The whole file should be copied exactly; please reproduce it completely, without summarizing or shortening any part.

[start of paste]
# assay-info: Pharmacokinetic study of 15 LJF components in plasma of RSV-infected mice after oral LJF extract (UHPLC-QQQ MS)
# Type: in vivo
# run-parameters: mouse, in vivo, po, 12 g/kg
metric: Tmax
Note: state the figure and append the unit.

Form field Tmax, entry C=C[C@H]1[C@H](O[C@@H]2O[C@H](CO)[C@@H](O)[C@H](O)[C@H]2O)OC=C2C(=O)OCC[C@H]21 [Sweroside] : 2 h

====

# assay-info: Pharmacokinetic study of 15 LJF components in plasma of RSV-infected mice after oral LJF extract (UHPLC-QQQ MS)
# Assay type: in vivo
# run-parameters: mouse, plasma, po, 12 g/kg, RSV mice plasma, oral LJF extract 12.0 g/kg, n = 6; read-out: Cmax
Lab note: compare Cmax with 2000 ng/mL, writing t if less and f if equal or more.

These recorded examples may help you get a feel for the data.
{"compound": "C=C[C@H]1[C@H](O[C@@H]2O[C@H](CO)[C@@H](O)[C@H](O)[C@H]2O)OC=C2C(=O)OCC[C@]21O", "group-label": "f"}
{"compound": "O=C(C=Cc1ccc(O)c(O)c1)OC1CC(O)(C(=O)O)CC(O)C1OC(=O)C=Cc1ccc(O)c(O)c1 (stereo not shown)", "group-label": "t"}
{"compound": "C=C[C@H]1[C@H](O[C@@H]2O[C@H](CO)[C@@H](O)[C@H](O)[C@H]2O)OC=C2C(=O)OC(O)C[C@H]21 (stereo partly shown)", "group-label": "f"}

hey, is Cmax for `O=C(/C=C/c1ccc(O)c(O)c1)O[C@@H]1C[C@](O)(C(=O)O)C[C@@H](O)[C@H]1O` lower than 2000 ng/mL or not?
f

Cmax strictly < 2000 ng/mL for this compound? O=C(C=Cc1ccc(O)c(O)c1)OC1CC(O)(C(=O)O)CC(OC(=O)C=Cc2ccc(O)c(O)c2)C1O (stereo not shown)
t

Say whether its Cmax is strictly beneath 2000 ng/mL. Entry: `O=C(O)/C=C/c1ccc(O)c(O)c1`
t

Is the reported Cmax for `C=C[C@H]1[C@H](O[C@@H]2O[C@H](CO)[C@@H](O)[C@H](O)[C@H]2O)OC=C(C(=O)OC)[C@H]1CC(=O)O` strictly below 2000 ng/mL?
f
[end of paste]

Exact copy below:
# assay-info: Pharmacokinetic study of 15 LJF components in plasma of RSV-infected mice after oral LJF extract (UHPLC-QQQ MS)
# Type: in vivo
# run-parameters: mouse, in vivo, po, 12 g/kg
metric: Tmax
Note: state the figure and append the unit.

Form field Tmax, entry C=C[C@H]1[C@H](O[C@@H]2O[C@H](CO)[C@@H](O)[C@H](O)[C@H]2O)OC=C2C(=O)OCC[C@H]21 [Sweroside] : 2 h

====

# assay-info: Pharmacokinetic study of 15 LJF components in plasma of RSV-infected mice after oral LJF extract (UHPLC-QQQ MS)
# Assay type: in vivo
# run-parameters: mouse, plasma, po, 12 g/kg, RSV mice plasma, oral LJF extract 12.0 g/kg, n = 6; read-out: Cmax
Lab note: compare Cmax with 2000 ng/mL, writing t if less and f if equal or more.

These recorded examples may help you get a feel for the data.
{"compound": "C=C[C@H]1[C@H](O[C@@H]2O[C@H](CO)[C@@H](O)[C@H](O)[C@H]2O)OC=C2C(=O)OCC[C@]21O", "group-label": "f"}
{"compound": "O=C(C=Cc1ccc(O)c(O)c1)OC1CC(O)(C(=O)O)CC(O)C1OC(=O)C=Cc1ccc(O)c(O)c1 (stereo not shown)", "group-label": "t"}
{"compound": "C=C[C@H]1[C@H](O[C@@H]2O[C@H](CO)[C@@H](O)[C@H](O)[C@H]2O)OC=C2C(=O)OC(O)C[C@H]21 (stereo partly shown)", "group-label": "f"}

hey, is Cmax for `O=C(/C=C/c1ccc(O)c(O)c1)O[C@@H]1C[C@](O)(C(=O)O)C[C@@H](O)[C@H]1O` lower than 2000 ng/mL or not?
f

Cmax strictly < 2000 ng/mL for this compound? O=C(C=Cc1ccc(O)c(O)c1)OC1CC(O)(C(=O)O)CC(OC(=O)C=Cc2ccc(O)c(O)c2)C1O (stereo not shown)
t

Say whether its Cmax is strictly beneath 2000 ng/mL. Entry: `O=C(O)/C=C/c1ccc(O)c(O)c1`
t

Is the reported Cmax for `C=C[C@H]1[C@H](O[C@@H]2O[C@H](CO)[C@@H](O)[C@H](O)[C@H]2O)OC=C(C(=O)OC)[C@H]1CC(=O)O` strictly below 2000 ng/mL?
f